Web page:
October 20, 2017

John Armstrong’s Testimony

Here on IM, we are reviewing John Armstrong’s new book, Your Church Is too Small.

In this companion video clip, the author describes how God got his attention and put a passion for the unity of the church into his heart.

Comments

  1. I’m planning to read both “Your Church Is Too Small” and “Mere Churchianity” as my next two books. Should be exciting. Mike, are you planning to review “Mere Chruchianity” here on the IM blog?

  2. How sad that a man who once embraced biblical Christianity (conservative Reformed/Calvinistic theology) has now fallen into a theological morass where works-salvation in various forms are embraced and that faith doesn’t have a certain firm ground.

    • Christopher Lake says:

      Mark,

      For years, I believed just as you do. I thought that the way I read and understood the Bible (Reformed/Calvinistic theology) was “pure, Biblical Christianity.” It HAD to be– it just seemed so CLEAR! Slowly, I started to see that even Calvinism had its Biblical “difficulties”– difficulties that were much harder to “harmonize” than I had originally thought. Then, I read some of the writings of the earliest Church Fathers– dating back to the time of the original apostles. They did not necessarily have the “clear” Reformed view that justification is by faith alone, and that ANY other view MUST be “works-salvation.”

      In short, I got a serious schooling in theology *and* humility. I had used what I thought was my clear-as-day-from-the-Bible Protestant Calvinistic theology to make very uncharitable judgments about Christians from other traditions (Eastern Orthodoxy, Catholicism). To be fair, I was taught certain interpretations of Scripture, by other Reformed Christians, that helped to lead me in that direction. I was wrong though. How very wrong I was. By God’s grace, I learned better.

      • What tradition do you belong to now?

        • Christopher Lake says:

          Mark,

          I’m currently in a “Reformed-leaning” non-denominational church (with plural elder rule), and I am meeting with an elder on a weekly basis to study through different issues.

          However, the more that I seriously attempt to take into account the WHOLE counsel of Scripture, the harder that I find it to even remain a Protestant. There are so many problems with the basic framework of Protestantism that I never previously saw. I am very grateful for the strong expository preaching in many Reformed churches, and for the clarity of the sermons, insofar as our sin and God’s holiness and grace. I have rarely heard better, more challenging sermons than I did as a member of Capitol Hill Baptist Church in D.C. When I look at certain NT passages though, and then the writings of the earliest Christians (after the apostles), describing their beliefs and worship, I now see so much missing in Reformed churches. No disrespect meant to anyone. This is just where I am at at this time.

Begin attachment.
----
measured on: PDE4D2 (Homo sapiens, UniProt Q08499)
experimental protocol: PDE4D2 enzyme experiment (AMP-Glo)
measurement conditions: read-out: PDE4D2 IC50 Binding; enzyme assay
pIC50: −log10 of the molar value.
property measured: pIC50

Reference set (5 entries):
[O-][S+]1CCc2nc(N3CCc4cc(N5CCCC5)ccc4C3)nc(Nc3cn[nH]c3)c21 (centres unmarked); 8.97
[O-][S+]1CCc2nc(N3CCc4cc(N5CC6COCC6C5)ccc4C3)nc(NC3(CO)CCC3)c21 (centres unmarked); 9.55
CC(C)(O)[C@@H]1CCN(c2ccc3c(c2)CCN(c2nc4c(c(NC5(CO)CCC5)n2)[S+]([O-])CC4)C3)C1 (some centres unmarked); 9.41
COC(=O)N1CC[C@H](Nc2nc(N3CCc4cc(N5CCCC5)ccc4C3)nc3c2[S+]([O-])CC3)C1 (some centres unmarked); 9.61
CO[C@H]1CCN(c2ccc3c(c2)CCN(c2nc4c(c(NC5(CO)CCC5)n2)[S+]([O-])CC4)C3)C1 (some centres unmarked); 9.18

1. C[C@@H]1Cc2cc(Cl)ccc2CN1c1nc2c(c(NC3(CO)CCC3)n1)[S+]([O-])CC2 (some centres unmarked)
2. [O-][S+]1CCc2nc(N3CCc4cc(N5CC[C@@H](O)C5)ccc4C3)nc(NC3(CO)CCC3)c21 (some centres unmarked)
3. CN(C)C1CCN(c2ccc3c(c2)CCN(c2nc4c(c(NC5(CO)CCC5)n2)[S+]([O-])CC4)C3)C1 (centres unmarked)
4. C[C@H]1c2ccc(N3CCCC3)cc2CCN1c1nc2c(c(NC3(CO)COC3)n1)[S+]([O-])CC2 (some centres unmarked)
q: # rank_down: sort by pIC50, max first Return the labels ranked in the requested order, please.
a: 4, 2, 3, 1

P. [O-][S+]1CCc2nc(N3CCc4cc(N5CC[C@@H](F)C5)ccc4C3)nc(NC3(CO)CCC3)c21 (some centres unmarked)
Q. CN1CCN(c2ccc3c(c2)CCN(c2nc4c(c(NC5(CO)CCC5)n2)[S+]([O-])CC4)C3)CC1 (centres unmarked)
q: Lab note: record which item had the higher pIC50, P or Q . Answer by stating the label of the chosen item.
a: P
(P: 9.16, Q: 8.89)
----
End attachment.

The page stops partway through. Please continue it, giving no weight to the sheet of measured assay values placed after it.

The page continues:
• I reccomend you read The Catholic Controversy by Saint Francis De Sales. Except the Fathers there are some good books to read and this is one of them. This is from a dissatisfied protestant himself.

          • Here is a link for an online reading, not a complete one but to give you an idea: http://www.goodcatholicbooks.org/francis/catholic-controversy.html
            But this book is so convincing that it makes you more unhappy and confusing until you get your mind what to do, as concerning the church you will be joined.

          • Christopher Lake says:

            Thanks so much for the link, Andy! Saint Francis De Sales *had* been on my very long reading list for some time, but now, he’s on my short reading list– as in, later tonight! 🙂

      • Reading the Church Fathers is a real eye-opener. It’s easy to see them as flirting with an almost legalistic understanding of the faith. They certainly don’t seem to wave the banner of Luther’s idea of Sola Fide. That said, I think understanding the that Church Fathers weren’t writing in a vacuum but were products of their time and place helps to see that they weren’t teaching “works-righteousness” for justification.

        Their ideas of ecclesiology are what really made me think. The Church Fathers definitely saw the Church as a visible and institutional entity apart which there was no salvation. As St. Cyprian wrote in On the Unity of the Church, “He can no longer have God for his Father who has not the Church for his mother.”

        After reading the Church Fathers, I see two options: 1) Conclude that the Church fell into apostasy immediately after the Apostles’ generation. This is problematic because without the Church Fathers we’d have no canon of Scripture. 2) Conclude that we Protestants may need to rethink some of our views on ecclesiology.